The report, published in the Journal of Occupational and Environmental Medicine, found that the total costs of emotional disorders were even higher than for conditions such as heart disease or diabetes. Kenton Johnston and colleagues from BlueCross BlueShield of Tennessee merged health care claims with data on disability and productivity for 4,000 employees of a large insurance company.Overall, 11.5 percent of workers had depression, anxiety, or other emotional disorders.
The researchers said these disorders carried significant direct medical costs -- $774 per affected employee per year.However, the indirect costs were even higher --$872 per affected employee.For the company, the study found that indirect costs amounted to 53 percent of the total costs of depression, anxiety, and emotional disorders.
Absenteeism accounted for 57 percent of indirect costs while presenteeism -- reduced productivity due to health reasons -- accounted for 28 percent. For each employee with emotional disorders, researchers said the overall loss of productive time averaged 3.3 days per year.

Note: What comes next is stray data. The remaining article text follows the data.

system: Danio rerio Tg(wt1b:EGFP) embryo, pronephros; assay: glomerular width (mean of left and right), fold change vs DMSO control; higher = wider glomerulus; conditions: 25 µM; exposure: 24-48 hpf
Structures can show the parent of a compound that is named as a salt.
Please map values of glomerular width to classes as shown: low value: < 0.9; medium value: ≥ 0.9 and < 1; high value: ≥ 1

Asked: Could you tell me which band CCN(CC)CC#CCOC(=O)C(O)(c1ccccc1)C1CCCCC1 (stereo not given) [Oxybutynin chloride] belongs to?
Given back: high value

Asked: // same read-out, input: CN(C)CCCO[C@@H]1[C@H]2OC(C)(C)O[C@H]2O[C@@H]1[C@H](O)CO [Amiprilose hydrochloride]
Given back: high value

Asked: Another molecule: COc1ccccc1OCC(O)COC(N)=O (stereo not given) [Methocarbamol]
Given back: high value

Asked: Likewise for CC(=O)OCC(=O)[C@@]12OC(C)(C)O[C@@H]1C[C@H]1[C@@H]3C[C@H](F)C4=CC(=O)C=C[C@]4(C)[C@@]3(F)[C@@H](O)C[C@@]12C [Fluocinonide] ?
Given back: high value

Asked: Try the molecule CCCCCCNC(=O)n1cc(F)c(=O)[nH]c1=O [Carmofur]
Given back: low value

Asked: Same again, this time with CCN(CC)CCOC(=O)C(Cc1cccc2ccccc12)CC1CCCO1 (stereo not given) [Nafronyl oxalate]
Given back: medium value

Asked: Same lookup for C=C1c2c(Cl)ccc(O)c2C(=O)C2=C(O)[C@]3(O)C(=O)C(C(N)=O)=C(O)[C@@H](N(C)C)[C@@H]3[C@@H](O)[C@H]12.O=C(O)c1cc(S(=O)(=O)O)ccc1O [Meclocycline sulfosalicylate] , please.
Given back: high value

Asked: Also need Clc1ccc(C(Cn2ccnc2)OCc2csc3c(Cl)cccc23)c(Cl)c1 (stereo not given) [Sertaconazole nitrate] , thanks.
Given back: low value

Emotional disorders were the fifth costliest of all conditions, more so than coronary artery disease, diabetes, asthma, chronic obstructive pulmonary disease, and congestive heart failure -- traditionally considered the most expensive employee health problems.
Johnston said previous studies have documented the high costs of treating depression, anxiety, and other emotional disorders in the workforce. However, he said this study illustrated that indirect costs such as absenteeism and presenteeism actually exceeded the direct costs of medications and health care visits.
The study concluded that companies should consider investing in programs to address and manage depression, anxiety, and other emotional disorders.Johnston said the findings "may cause employers to rethink the allocation of their investments for population health and disease management."
Read more at the WORKERSCOMP ForumTM homepage.
July 16, 2009
Copyright 2009© LRP Publications